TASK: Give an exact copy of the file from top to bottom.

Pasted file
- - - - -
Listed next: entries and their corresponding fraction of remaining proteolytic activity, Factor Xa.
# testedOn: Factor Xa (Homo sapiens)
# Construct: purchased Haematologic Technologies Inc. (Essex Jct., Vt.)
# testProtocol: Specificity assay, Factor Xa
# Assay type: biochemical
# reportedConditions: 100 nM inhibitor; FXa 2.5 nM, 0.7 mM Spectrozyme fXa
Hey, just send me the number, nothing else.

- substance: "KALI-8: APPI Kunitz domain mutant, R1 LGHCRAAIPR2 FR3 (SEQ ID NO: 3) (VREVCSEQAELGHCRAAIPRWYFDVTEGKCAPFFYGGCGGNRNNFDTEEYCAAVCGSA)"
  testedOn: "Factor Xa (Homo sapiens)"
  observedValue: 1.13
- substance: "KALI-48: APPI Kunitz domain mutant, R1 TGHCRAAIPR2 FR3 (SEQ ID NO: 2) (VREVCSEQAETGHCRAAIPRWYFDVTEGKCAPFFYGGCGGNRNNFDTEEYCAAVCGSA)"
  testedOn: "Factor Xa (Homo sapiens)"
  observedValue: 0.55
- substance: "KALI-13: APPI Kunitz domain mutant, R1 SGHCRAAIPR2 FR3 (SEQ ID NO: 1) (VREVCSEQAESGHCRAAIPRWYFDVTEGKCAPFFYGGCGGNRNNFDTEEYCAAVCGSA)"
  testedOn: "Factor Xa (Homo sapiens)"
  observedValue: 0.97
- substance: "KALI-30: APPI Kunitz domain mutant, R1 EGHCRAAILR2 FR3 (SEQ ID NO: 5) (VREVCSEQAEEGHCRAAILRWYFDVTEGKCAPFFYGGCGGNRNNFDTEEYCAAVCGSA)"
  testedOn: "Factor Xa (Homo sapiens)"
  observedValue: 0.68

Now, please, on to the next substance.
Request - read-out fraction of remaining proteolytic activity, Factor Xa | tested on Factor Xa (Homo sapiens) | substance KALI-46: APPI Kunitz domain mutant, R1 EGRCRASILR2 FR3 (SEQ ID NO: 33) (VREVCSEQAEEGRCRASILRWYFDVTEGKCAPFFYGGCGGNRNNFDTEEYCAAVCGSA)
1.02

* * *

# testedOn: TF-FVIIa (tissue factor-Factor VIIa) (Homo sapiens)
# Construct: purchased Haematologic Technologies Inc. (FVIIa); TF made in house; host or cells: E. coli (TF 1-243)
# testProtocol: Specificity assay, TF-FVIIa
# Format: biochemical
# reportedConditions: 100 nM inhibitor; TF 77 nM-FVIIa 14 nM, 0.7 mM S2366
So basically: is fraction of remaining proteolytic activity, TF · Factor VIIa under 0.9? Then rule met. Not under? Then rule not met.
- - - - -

Listed next: entries and their corresponding fraction of remaining proteolytic activity, Factor Xa.
# testedOn: Factor Xa (Homo sapiens)
# Construct: purchased Haematologic Technologies Inc. (Essex Jct., Vt.)
# testProtocol: Specificity assay, Factor Xa
# Assay type: biochemical
# reportedConditions: 100 nM inhibitor; FXa 2.5 nM, 0.7 mM Spectrozyme fXa
Hey, just send me the number, nothing else.

- substance: "KALI-8: APPI Kunitz domain mutant, R1 LGHCRAAIPR2 FR3 (SEQ ID NO: 3) (VREVCSEQAELGHCRAAIPRWYFDVTEGKCAPFFYGGCGGNRNNFDTEEYCAAVCGSA)"
  testedOn: "Factor Xa (Homo sapiens)"
  observedValue: 1.13
- substance: "KALI-48: APPI Kunitz domain mutant, R1 TGHCRAAIPR2 FR3 (SEQ ID NO: 2) (VREVCSEQAETGHCRAAIPRWYFDVTEGKCAPFFYGGCGGNRNNFDTEEYCAAVCGSA)"
  testedOn: "Factor Xa (Homo sapiens)"
  observedValue: 0.55
- substance: "KALI-13: APPI Kunitz domain mutant, R1 SGHCRAAIPR2 FR3 (SEQ ID NO: 1) (VREVCSEQAESGHCRAAIPRWYFDVTEGKCAPFFYGGCGGNRNNFDTEEYCAAVCGSA)"
  testedOn: "Factor Xa (Homo sapiens)"
  observedValue: 0.97
- substance: "KALI-30: APPI Kunitz domain mutant, R1 EGHCRAAILR2 FR3 (SEQ ID NO: 5) (VREVCSEQAEEGHCRAAILRWYFDVTEGKCAPFFYGGCGGNRNNFDTEEYCAAVCGSA)"
  testedOn: "Factor Xa (Homo sapiens)"
  observedValue: 0.68

Now, please, on to the next substance.
Request - read-out fraction of remaining proteolytic activity, Factor Xa | tested on Factor Xa (Homo sapiens) | substance KALI-46: APPI Kunitz domain mutant, R1 EGRCRASILR2 FR3 (SEQ ID NO: 33) (VREVCSEQAEEGRCRASILRWYFDVTEGKCAPFFYGGCGGNRNNFDTEEYCAAVCGSA)
1.02

* * *

# testedOn: TF-FVIIa (tissue factor-Factor VIIa) (Homo sapiens)
# Construct: purchased Haematologic Technologies Inc. (FVIIa); TF made in house; host or cells: E. coli (TF 1-243)
# testProtocol: Specificity assay, TF-FVIIa
# Format: biochemical
# reportedConditions: 100 nM inhibitor; TF 77 nM-FVIIa 14 nM, 0.7 mM S2366
So basically: is fraction of remaining proteolytic activity, TF · Factor VIIa under 0.9? Then rule met. Not under? Then rule not met.